2012 Toyota Prius Plug-In Hybrid - production model
Five years ago today, Green Car Reports began a daily publishing schedule.
At first one a day, and then more, we wrote articles on fuel efficiency, hybrids, diesel vehicles, and the plug-in electric cars that were then still two years away from the market.
Think back to February 2009, when the Tesla Roadster was the sole modern battery-electric car available in any volume--at a price of $109,000.
FIRST DAILY ARTICLE: GM: Give Us Plugs, We'll Sell You Volts
Then fast-forward to today, with no fewer than 16 different cars with plugs offered at least in some regions of the U.S.
They include battery electrics, range-extended electrics, plug-in hybrids, and span the gamut from two-seat minicars to fast, sleek, luxurious five-seat sedans (plus one compact crossover).
Barack Obama speaking Detroit Economic Club
A lot has happened over five years, and Green Car Reports has documented much of it.
From the very first deliveries of a Nissan Leaf and a Chevy Volt in December 2010 to the first Tesla Model S in July 2012--and then 20,000 or more to date--we've written about the cars, the policies, the laws, the science, the people, and occasionally, the wackiness.
As of today, we've produced just under 10,000 articles. Some of them came from All Cars Electric, which we acquired and which brought an additional audience eager for plug-in electric car coverage that was both broad and deep.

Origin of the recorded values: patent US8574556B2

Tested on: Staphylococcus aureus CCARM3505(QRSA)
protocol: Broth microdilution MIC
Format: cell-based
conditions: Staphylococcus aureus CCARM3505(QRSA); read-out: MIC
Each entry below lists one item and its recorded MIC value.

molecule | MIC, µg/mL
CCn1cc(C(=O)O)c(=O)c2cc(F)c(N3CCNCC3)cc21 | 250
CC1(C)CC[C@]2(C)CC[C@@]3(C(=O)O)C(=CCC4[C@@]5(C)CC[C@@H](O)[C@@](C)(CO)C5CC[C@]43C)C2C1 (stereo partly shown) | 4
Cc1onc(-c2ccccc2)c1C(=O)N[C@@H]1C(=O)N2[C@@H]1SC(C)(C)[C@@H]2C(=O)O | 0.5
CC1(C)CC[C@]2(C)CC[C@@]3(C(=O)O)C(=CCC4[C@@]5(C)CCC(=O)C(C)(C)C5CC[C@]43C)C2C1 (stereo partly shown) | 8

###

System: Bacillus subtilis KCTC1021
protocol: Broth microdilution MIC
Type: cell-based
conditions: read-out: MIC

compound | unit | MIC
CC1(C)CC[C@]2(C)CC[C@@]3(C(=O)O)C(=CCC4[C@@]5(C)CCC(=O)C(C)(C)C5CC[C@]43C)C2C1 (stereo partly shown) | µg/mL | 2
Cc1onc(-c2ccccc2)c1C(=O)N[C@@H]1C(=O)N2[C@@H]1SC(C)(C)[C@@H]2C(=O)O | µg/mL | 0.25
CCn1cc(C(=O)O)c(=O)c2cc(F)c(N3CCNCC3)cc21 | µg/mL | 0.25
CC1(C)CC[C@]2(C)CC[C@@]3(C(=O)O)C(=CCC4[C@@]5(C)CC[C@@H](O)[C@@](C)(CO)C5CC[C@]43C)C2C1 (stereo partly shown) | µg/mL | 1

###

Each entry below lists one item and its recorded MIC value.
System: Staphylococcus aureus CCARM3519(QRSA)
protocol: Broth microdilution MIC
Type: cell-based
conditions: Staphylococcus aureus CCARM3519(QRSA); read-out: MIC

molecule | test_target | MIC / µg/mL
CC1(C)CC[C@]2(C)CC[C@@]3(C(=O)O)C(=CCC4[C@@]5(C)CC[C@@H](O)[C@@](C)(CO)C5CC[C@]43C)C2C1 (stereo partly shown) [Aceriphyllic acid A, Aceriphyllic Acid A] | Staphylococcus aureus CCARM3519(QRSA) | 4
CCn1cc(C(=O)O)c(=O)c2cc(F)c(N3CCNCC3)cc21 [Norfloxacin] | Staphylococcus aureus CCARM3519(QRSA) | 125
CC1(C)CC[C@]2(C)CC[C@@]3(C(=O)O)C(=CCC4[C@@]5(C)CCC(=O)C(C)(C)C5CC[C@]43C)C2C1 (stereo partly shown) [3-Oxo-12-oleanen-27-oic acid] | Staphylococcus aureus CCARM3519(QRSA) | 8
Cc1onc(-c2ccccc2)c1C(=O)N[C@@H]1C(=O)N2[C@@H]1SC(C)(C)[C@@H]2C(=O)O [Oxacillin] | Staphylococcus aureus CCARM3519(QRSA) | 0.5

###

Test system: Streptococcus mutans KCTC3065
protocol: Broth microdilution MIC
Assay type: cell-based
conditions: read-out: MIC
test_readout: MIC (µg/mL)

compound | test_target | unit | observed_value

Today, we shoot for roughly half our articles to be about plug-in cars--and with roughly 180,000 on U.S. roads in just over three years, there's clearly a lot more coverage to come.
We've road-tested and written about more than 200 different cars, including every plug-in electric car on the market and most hybrid models--and we're working on doing the same with the growing number of diesel vehicles as well.
Still, it's important to keep in mind that the major force that is greening every new vehicle sold in North America was the enactment of new Corporate Average Fuel Economy (CAFE) rules by the Obama White House, first in 2009 for 2012-2016 models, and then in August 2012, for model years 2017-2025.
Not everything we do meets with unalloyed approval from our readers, who are quick to add to our articles and--put gently--occasionally to question our thought processes.
2014 Chevrolet Silverado 1500 LTZ
For instance, we wrote about fuel-economy improvements in current-model full-size pickup trucks.
We got many comments saying that no pickup truck could ever be "green"--and that merely by writing about them, we were "greenwashing" trucks that really weren't needed anyway.
We disagreed, and late last year, we laid out our case in a further piece that explained why we cover all segments of the vehicle market, including full-size pickups.
More than 500 comments later--the highest number ever--that debate is still raging among readers.
'Diesel fuel only' caution on Audi Q7 TDI
But what's made it all possible has been our growing base of loyal readers--many hundreds of thousands of you, logging almost 1 million visits in the last 30 days--and our truly dedicated writers.
From Lyle Dennis, who founded All Cars Electric, to our first staff writer, Nikki Gordon-Bloomfield, many people worked long hours for very little reward to tell the stories and spread the word that green cars come in a variety of forms and can be propelled by many different forms of energy.
Today, Antony Ingram and Stephen Edelstein join editor John Voelcker in cranking out five to nine stories a day--and one on each weekend day as well--to bring you the latest news.
We thank them, and most of all, we thank our readers. We couldn't have done it without your feedback, your suggestions, your tips, and your comments.
Here's to five more years of green car coverage!